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Non-Profit Hands Out 1K Meals As Temporary Solution to Chatham Walmart Closure

Organizers like Jamal Cole of My Block, My Hood, My City are offering a temporary solution by passing out food, but they are looking for a permanent one

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Four Walmart stores across Chicago will close indefinitely by the end of Sunday.

The company announced plans to shut stores in Chatham, Little Village, Kenwood and Lakeview in less than a week, citing poor performance.

On Sunday, residents in the Chatham neighborhood rallied against the sudden closure and said it leaves them with fewer options to get healthy groceries. The Walmart sign was already taken down from the store when NBC 5 showed up for the “Feed the People” rally in the afternoon.

Non-profit organization My Block, My Hood, My City passed out 1,000 meals as a temporary solution to the closing of the location on South Steward Avenue.

The closure left many, like resident A.J. Bibbs, needing some extra help. He picked up a meal box that contained items like fruits, vegetables, chicken and beans. 

“I feel great, as far as the store closing, it’s a tragedy,” Bibbs said.

Video from Sunday showed bare shelves that once held food, which people said was typically priced lower than at other area stores.

“I feel like it’s a little more affordable,” said shopper Kenya Brownlee.

The closing also affected the pharmacy, which Walmart said would close up to thirty days from last Tuesday’s abrupt announcement.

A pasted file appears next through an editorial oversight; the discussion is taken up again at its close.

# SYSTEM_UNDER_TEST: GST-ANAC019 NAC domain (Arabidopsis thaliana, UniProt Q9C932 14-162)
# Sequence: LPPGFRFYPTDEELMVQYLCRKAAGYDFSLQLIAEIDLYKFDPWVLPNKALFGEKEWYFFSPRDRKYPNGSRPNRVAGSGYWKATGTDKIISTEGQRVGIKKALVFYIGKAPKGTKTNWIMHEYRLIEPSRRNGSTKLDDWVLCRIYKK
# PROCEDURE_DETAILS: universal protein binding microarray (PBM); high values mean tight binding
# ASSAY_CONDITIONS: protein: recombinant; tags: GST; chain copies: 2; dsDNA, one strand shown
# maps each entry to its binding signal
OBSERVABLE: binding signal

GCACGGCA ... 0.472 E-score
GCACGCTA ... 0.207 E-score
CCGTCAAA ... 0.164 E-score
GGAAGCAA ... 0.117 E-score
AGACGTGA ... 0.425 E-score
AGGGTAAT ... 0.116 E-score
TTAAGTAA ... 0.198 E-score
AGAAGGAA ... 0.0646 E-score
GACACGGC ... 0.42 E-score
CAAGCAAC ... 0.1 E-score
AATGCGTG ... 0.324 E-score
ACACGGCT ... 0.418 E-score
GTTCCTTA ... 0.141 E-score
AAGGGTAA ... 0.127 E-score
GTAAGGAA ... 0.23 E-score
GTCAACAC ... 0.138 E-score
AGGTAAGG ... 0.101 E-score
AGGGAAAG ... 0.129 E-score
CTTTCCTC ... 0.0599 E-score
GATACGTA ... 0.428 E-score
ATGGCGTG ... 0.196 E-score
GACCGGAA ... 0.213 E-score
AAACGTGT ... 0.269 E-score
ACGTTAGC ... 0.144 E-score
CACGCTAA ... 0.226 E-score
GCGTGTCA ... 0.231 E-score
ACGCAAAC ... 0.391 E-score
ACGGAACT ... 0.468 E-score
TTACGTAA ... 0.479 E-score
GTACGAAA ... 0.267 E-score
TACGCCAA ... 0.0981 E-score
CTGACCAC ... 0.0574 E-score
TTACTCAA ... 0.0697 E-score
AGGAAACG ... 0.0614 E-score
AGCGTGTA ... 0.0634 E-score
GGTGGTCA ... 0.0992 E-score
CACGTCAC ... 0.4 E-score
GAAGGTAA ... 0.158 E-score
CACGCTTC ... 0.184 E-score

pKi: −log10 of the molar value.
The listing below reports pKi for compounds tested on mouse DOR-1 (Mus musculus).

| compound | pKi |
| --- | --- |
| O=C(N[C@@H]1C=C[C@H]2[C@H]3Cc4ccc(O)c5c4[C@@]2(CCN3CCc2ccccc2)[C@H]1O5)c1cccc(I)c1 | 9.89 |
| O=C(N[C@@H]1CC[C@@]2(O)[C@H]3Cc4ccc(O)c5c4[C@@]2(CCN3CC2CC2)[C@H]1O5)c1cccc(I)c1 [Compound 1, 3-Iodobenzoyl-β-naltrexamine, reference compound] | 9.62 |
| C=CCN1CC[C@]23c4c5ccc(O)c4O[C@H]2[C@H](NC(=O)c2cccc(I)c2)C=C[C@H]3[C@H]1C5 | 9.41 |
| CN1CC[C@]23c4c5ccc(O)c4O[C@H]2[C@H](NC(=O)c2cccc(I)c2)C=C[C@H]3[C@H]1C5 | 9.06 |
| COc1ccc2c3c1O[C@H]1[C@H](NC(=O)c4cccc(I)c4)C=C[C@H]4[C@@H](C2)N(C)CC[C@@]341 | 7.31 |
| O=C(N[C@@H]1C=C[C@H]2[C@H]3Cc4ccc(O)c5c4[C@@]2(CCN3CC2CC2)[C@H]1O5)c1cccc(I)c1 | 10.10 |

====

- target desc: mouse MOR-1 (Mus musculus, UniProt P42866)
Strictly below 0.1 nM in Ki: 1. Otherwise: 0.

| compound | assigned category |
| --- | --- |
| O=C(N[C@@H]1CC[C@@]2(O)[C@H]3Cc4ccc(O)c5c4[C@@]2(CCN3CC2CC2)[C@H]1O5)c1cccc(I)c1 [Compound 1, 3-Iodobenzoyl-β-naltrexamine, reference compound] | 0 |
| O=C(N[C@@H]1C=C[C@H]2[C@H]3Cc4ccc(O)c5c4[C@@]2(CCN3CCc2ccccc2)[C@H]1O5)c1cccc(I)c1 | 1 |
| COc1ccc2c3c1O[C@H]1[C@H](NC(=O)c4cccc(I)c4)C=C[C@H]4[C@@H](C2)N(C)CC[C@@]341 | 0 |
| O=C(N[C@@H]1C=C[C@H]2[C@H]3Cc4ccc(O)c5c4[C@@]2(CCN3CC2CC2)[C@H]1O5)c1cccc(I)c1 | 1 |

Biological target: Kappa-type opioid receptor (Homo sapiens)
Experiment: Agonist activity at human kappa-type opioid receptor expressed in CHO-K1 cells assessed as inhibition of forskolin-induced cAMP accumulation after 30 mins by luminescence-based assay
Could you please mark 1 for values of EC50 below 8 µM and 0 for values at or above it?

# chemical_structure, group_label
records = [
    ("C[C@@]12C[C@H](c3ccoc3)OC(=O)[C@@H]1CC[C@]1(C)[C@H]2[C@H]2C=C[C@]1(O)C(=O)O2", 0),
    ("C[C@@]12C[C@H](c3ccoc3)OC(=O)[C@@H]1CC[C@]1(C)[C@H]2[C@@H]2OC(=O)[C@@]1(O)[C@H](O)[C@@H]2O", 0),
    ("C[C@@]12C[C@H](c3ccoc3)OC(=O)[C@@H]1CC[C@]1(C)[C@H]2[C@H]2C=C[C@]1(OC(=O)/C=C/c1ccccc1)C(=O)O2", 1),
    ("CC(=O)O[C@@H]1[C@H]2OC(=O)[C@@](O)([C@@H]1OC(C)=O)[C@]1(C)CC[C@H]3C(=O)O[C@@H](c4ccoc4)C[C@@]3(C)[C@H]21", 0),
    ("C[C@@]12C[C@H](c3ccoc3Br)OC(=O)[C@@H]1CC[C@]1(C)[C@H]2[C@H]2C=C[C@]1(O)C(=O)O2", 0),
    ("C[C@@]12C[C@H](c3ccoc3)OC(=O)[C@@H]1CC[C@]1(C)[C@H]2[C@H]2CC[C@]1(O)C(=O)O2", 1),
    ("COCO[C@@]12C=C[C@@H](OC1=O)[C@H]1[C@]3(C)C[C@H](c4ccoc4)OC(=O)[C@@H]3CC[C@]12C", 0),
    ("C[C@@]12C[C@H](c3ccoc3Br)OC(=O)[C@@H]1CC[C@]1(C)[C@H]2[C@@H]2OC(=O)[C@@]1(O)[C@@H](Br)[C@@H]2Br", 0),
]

Walmart issued a statement saying, in part, “It was hoped …investments would help improve our stores’ performance. Unfortunately, these efforts have not materially improved the fundamental business challenges.”

Don’t blame the community, said Jahmal Cole, the founder of My Block, My Hood, My City.

"The corporations come here. we be so excited when they get here then they say the bottom line is more important than the community health," he said.

Organizers like Cole are offering a temporary solution by passing out food, but they are looking for a permanent one and hope the space will be repurposed to help the community.

“We are willing to work with the mayor and the alderman we just want this space," said Cole.

“Walmart is in the driver’s seat here, they own that land. They have committed to the academy to a not-for profit. I asked the community to be brought into that process,” said Ronnie Mosley, alderman-elect from the 21st Ward. “They have stated that their first actions will be to close the store then bring in their transition team and then we should expect some communication.”

In the meantime, while community leaders and Walmart figures out next steps, residents said they are more than grateful for the rally.

“Every little bit helps,” said Bibbs.

My Block, My Hood, My City said moving forward, the organization plans to give 1,000 food boxes out once a month in the same spot, the Walmart parking lot, to help residents following the closing.

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